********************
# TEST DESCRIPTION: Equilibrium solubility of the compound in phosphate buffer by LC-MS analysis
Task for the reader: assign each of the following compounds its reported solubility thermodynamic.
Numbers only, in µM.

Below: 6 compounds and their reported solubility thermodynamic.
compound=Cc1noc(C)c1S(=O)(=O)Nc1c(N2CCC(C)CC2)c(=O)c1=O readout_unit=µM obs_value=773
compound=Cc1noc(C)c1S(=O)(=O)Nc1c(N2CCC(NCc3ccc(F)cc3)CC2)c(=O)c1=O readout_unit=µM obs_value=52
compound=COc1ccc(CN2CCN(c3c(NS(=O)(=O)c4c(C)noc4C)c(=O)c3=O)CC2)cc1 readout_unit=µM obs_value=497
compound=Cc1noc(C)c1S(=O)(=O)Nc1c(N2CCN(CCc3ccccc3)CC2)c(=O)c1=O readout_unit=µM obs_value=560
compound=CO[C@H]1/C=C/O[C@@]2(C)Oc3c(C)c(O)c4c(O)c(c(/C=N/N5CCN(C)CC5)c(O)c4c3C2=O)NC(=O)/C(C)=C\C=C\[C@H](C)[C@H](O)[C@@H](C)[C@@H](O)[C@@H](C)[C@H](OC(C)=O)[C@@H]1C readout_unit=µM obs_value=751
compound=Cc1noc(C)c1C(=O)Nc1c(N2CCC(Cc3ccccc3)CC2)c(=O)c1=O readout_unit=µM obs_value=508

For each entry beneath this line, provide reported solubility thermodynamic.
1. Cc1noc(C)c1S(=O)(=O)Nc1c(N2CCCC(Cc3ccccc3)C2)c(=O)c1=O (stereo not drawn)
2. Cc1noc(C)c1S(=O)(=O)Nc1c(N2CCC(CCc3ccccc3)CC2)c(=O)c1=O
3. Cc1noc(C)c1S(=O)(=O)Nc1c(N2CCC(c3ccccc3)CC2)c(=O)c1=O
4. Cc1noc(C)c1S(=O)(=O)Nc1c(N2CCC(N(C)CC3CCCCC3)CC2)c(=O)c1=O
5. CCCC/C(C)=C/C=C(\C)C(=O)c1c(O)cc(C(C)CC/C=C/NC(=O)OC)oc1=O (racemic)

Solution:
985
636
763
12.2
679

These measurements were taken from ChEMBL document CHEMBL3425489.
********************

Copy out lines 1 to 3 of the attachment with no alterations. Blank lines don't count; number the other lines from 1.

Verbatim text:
# TEST DESCRIPTION: Equilibrium solubility of the compound in phosphate buffer by LC-MS analysis
Task for the reader: assign each of the following compounds its reported solubility thermodynamic.
Numbers only, in µM.